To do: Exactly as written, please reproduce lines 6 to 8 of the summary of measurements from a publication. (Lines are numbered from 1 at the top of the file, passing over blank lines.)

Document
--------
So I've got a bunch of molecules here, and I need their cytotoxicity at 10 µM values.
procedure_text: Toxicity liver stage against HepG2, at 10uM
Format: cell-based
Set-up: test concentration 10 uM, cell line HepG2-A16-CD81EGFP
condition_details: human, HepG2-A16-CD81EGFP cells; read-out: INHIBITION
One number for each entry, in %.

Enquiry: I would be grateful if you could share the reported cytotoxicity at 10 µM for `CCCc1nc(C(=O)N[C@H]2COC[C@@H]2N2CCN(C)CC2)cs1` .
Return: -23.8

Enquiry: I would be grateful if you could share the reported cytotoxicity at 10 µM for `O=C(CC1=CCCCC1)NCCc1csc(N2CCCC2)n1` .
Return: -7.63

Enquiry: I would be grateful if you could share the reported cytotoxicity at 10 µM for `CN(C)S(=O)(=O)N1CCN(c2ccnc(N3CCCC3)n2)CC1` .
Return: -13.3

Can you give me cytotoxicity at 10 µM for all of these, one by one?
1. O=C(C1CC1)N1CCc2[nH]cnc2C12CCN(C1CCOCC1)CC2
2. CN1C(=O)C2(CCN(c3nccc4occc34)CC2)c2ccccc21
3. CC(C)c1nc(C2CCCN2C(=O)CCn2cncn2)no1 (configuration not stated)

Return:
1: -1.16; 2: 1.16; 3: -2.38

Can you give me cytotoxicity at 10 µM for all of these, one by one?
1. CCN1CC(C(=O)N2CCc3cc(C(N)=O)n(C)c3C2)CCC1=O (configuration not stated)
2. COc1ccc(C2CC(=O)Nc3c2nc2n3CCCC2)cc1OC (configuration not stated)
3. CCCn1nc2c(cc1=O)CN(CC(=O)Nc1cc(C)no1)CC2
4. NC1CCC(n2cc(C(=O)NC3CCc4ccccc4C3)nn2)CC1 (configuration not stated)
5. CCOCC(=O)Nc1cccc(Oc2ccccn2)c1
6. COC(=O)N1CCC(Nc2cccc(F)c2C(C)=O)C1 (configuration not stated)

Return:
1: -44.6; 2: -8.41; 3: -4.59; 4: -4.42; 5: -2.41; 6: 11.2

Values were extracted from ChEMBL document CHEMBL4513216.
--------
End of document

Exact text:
One number for each entry, in %.

Enquiry: I would be grateful if you could share the reported cytotoxicity at 10 µM for `CCCc1nc(C(=O)N[C@H]2COC[C@@H]2N2CCN(C)CC2)cs1` .
Return: -23.8